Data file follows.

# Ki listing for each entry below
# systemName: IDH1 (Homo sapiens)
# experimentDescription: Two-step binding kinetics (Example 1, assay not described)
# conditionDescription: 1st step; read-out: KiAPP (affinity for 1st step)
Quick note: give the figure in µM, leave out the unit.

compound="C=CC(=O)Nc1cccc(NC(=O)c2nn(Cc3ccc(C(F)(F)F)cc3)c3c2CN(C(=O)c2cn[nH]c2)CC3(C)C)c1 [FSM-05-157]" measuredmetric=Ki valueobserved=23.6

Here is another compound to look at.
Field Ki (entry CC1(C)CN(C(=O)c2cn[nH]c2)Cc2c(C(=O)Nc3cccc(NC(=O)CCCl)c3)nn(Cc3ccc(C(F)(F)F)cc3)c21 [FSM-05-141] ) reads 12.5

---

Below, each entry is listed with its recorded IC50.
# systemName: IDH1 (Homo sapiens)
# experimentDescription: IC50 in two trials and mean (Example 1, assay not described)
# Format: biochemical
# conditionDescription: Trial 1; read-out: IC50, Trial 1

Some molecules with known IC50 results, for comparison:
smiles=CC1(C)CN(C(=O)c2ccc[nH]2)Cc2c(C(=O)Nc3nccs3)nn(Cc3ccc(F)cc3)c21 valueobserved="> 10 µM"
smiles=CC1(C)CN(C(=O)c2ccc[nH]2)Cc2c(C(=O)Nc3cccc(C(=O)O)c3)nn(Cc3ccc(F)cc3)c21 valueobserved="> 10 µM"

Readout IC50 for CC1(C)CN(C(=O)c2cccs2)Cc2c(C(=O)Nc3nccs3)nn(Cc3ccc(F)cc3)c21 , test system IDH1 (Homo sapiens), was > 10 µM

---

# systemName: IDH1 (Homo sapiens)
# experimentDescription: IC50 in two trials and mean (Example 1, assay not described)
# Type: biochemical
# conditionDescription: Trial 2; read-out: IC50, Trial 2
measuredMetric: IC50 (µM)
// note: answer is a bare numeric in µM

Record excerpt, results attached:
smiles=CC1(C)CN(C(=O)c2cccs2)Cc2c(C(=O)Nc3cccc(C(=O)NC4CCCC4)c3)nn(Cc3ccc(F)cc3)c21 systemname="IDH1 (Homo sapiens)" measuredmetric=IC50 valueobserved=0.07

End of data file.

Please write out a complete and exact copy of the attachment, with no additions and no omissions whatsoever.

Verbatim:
# Ki listing for each entry below
# systemName: IDH1 (Homo sapiens)
# experimentDescription: Two-step binding kinetics (Example 1, assay not described)
# conditionDescription: 1st step; read-out: KiAPP (affinity for 1st step)
Quick note: give the figure in µM, leave out the unit.

compound="C=CC(=O)Nc1cccc(NC(=O)c2nn(Cc3ccc(C(F)(F)F)cc3)c3c2CN(C(=O)c2cn[nH]c2)CC3(C)C)c1 [FSM-05-157]" measuredmetric=Ki valueobserved=23.6

Here is another compound to look at.
Field Ki (entry CC1(C)CN(C(=O)c2cn[nH]c2)Cc2c(C(=O)Nc3cccc(NC(=O)CCCl)c3)nn(Cc3ccc(C(F)(F)F)cc3)c21 [FSM-05-141] ) reads 12.5

---

Below, each entry is listed with its recorded IC50.
# systemName: IDH1 (Homo sapiens)
# experimentDescription: IC50 in two trials and mean (Example 1, assay not described)
# Format: biochemical
# conditionDescription: Trial 1; read-out: IC50, Trial 1

Some molecules with known IC50 results, for comparison:
smiles=CC1(C)CN(C(=O)c2ccc[nH]2)Cc2c(C(=O)Nc3nccs3)nn(Cc3ccc(F)cc3)c21 valueobserved="> 10 µM"
smiles=CC1(C)CN(C(=O)c2ccc[nH]2)Cc2c(C(=O)Nc3cccc(C(=O)O)c3)nn(Cc3ccc(F)cc3)c21 valueobserved="> 10 µM"

Readout IC50 for CC1(C)CN(C(=O)c2cccs2)Cc2c(C(=O)Nc3nccs3)nn(Cc3ccc(F)cc3)c21 , test system IDH1 (Homo sapiens), was > 10 µM

---

# systemName: IDH1 (Homo sapiens)
# experimentDescription: IC50 in two trials and mean (Example 1, assay not described)
# Type: biochemical
# conditionDescription: Trial 2; read-out: IC50, Trial 2
measuredMetric: IC50 (µM)
// note: answer is a bare numeric in µM

Record excerpt, results attached:
smiles=CC1(C)CN(C(=O)c2cccs2)Cc2c(C(=O)Nc3cccc(C(=O)NC4CCCC4)c3)nn(Cc3ccc(F)cc3)c21 systemname="IDH1 (Homo sapiens)" measuredmetric=IC50 valueobserved=0.07